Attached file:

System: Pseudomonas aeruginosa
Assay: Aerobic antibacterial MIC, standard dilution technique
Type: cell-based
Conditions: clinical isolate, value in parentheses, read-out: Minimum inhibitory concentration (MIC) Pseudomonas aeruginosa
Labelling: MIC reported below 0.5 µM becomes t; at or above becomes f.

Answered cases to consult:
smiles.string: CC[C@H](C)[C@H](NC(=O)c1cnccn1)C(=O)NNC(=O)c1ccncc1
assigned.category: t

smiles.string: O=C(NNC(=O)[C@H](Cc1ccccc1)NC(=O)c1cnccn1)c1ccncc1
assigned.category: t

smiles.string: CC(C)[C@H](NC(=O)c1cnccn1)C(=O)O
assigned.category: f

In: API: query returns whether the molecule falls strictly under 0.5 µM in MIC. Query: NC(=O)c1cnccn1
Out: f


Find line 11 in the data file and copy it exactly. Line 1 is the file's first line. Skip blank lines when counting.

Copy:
smiles.string: CC(C)[C@H](NC(=O)c1cnccn1)C(=O)O